Avian influenza has long been known to circulate in wild aquatic birds of the orders Anseriformes (ducks, geese, and swans, etc.) and Charadriiformes (shorebirds, gulls, and auks, etc.) - and importantly - these species can often carry these viruses will little or no ill effect.
All influenza A viruses - including human and swine strains – are believed to have originated from these natural avian hosts.
Less well adapted to the viruses, and therefore far more susceptible to illness, are the Galliformes; an order of heavy-bodied ground-feeding birds that includes turkey, chicken, quail and pheasant. Commercially raised gallinaceous birds are easily infected by both low and high path viruses, and can rapidly succumb to HPAI infection.
Although it is no secret that Passerine birds (aka `perching’ and `songbirds’) have been infected with HPAI H5N1 in the past (see EID journal Characterization of Avian Influenza Viruses A (H5N1) from Wild Birds, Hong Kong, 2004–2008), until recently little research has been conducted on how highly pathogenic avian influenza affects this largest of all classification of birds.
Because of the low expectations of finding HPAI H5 in non-aquatic birds, passerine birds are rarely routinely tested in North America (see Surveillance Plan for the Early Detection of H5N1 Highly Pathogenic Avian Influenza Virus in Migratory Birds: 2009).
Nevertheless, there has been a growing concern that passerine species could be a significant vector for HPAI viruses, and might contribute to local transmission of these viruses to poultry flocks.
We’ve seen the deaths of passerine birds like Oriental Magpie Robins in Hong Kong, and Crows in India, infected with HPAI H5 viruses, and a little more than a month ago, in Minnesota DNR: HPAI H5 Discovered In Second Wild Bird, we saw the first detection of North American HPAI H5 in a passerine species (Chickadee).
The Survey of H5N1 Flu Virus in Wild Birds in 14 Provinces of China from 2004 to 2007, published in 2009, found 26 positive samples distributed across 9 species from among 7320 passerine samples tested, providing a very low incidence of 0.36%. However, among tree sparrows tested, the prevalence was three times higher at 1.09%.
The 2012 PLoS One Study A Survey of Avian Influenza in Tree Sparrows in China in 2011, found serological evidence of prior H5 subtype HPAI infection in 94 of 800 (11.75%) of sparrows tested, showing that HPAI H5 infection need not always prove fatal in that species.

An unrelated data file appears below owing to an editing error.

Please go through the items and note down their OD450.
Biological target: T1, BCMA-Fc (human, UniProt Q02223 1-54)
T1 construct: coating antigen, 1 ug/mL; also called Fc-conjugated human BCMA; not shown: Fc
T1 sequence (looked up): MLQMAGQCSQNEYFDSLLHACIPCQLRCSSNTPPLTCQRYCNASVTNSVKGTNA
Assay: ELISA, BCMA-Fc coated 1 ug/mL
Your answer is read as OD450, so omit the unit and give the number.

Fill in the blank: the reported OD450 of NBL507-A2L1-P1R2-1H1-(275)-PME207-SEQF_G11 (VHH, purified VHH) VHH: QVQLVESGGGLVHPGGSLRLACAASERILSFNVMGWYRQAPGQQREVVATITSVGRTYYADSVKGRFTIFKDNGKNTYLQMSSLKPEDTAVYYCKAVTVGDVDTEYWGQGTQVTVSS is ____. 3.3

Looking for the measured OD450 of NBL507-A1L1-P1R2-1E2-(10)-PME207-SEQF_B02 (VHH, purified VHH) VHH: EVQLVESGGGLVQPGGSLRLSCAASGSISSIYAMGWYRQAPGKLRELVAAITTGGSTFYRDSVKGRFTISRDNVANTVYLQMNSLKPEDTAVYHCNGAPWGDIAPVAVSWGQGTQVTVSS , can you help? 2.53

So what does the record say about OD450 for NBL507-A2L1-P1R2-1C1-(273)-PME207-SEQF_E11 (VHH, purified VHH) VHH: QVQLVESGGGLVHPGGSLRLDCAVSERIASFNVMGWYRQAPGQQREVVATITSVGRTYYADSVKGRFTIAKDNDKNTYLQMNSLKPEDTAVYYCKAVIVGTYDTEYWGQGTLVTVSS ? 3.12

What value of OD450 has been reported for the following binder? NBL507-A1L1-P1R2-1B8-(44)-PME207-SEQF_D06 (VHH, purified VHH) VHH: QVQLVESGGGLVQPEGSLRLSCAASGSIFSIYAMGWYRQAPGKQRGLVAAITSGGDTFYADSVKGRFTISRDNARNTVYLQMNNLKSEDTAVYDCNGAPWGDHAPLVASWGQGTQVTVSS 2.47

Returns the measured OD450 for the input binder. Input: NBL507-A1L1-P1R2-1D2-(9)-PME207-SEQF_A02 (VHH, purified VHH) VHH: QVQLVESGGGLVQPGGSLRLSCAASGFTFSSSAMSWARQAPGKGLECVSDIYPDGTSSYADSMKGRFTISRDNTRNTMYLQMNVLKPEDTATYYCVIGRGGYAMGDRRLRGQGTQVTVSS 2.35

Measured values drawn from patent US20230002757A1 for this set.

In 2013, in Pathogenesis in Eurasian tree sparrows inoculated with H5N1 highly pathogenic avian influenza virus and experimental virus transmission from tree sparrows to chickens by Yamamoto Y, Nakamura K, Yamada M, Mase M., the authors found that inoculated birds lived up to 11 days and shed copious amounts of the virus during that time, and suggested that Eurasian tree sparrows could be potential vectors to housed poultry.
All of which serves as prelude to a study, published on Friday, that looks at the susceptibility of three passerine bird species (reed buntings, brown-eared bulbuls and pale thrushes) to HPAI H5N1, and finds that 2 out of 3 (buntings & bulbuls) sickened and died, while pale thrushes seroconverted exhibited no clinical signs of infection.
Avian Pathol. 2015 Aug;44(4):243-247.
Fujimoto Y1, Usui T, Ito H, Ono E, Ito T.
Highly pathogenic avian influenza (HPAI) viruses of the H5N1 subtype have spread throughout many areas of Asia, Europe and Africa, and numerous cases of HPAI outbreaks in domestic and wild birds have been reported. Although recent studies suggest that the dissemination of H5N1 viruses is closely linked to the migration of wild birds, information on the potential for viral infection in species other than poultry and waterfowl is relatively limited.
To investigate the susceptibility of terrestrial wild birds to infection with H5N1 HPAI viruses, common reed buntings (Emberiza schoeniclus), pale thrushes (Turdus pallidus) and brown-eared bulbuls (Hypsipetes amaurotis) were infected with A/mountain hawk-eagle/Kumamoto/1/07(H5N1) and A/whooper swan/Aomori/1/08(H5N1). The results showed that common reed buntings and brown-eared bulbuls were severely affected by both virus strains (100% mortality).
While pale thrushes did not exhibit any clinical signs, seroconversion was confirmed. In common reed buntings, intraspecies-transmission of A/whooper swan/Aomori/1/08 to contact birds was also confirmed. The findings show that three passerine species; common reed buntings, brown-eared bulbuls and pale thrushes are susceptible to infection by H5N1 HPAI viruses, which emphasizes that continued surveillance of species other than waterfowl is crucial for effective monitoring of H5N1 HPAI virus outbreaks.
With 5,000 passerine species and dozens of HPAI viruses in circulation around the globe, research into their interactions has only just begun. The evidence to date, while limited, suggests that passerine birds may play a bigger role in the spread of avian flu than previously suspected.